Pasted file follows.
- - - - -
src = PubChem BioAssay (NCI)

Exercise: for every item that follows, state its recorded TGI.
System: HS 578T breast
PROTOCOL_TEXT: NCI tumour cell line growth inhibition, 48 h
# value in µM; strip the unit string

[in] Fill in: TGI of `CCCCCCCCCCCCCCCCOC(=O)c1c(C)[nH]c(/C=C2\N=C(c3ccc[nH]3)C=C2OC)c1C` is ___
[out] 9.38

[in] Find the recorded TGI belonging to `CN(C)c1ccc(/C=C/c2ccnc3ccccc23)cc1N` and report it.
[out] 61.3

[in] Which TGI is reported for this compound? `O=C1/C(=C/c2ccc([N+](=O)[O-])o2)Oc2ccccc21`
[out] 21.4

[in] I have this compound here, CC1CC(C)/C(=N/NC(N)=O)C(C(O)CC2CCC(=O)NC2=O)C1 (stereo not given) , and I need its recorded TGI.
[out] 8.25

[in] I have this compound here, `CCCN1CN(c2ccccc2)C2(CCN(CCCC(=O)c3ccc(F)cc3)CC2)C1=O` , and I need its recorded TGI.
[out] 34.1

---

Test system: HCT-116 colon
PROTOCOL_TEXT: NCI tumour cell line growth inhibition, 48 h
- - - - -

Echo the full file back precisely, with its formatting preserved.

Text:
src = PubChem BioAssay (NCI)

Exercise: for every item that follows, state its recorded TGI.
System: HS 578T breast
PROTOCOL_TEXT: NCI tumour cell line growth inhibition, 48 h
# value in µM; strip the unit string

[in] Fill in: TGI of `CCCCCCCCCCCCCCCCOC(=O)c1c(C)[nH]c(/C=C2\N=C(c3ccc[nH]3)C=C2OC)c1C` is ___
[out] 9.38

[in] Find the recorded TGI belonging to `CN(C)c1ccc(/C=C/c2ccnc3ccccc23)cc1N` and report it.
[out] 61.3

[in] Which TGI is reported for this compound? `O=C1/C(=C/c2ccc([N+](=O)[O-])o2)Oc2ccccc21`
[out] 21.4

[in] I have this compound here, CC1CC(C)/C(=N/NC(N)=O)C(C(O)CC2CCC(=O)NC2=O)C1 (stereo not given) , and I need its recorded TGI.
[out] 8.25

[in] I have this compound here, `CCCN1CN(c2ccccc2)C2(CCN(CCCC(=O)c3ccc(F)cc3)CC2)C1=O` , and I need its recorded TGI.
[out] 34.1

---

Test system: HCT-116 colon
PROTOCOL_TEXT: NCI tumour cell line growth inhibition, 48 h